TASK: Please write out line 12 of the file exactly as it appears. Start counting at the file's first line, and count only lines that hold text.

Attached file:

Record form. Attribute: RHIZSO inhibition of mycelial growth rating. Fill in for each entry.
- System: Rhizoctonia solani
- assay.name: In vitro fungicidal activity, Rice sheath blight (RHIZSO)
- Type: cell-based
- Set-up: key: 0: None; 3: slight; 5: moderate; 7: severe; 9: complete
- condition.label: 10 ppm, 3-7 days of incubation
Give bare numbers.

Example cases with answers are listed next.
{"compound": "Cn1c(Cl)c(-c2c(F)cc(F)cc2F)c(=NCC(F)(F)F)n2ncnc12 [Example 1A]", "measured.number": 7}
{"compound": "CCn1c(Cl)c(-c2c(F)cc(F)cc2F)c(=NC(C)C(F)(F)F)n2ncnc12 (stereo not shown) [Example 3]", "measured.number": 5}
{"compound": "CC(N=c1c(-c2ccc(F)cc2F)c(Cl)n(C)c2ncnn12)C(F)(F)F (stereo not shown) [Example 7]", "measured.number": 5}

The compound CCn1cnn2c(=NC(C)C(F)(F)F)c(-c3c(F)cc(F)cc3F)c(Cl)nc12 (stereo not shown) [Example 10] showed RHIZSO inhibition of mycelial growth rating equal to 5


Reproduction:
The compound CCn1cnn2c(=NC(C)C(F)(F)F)c(-c3c(F)cc(F)cc3F)c(Cl)nc12 (stereo not shown) [Example 10] showed RHIZSO inhibition of mycelial growth rating equal to 5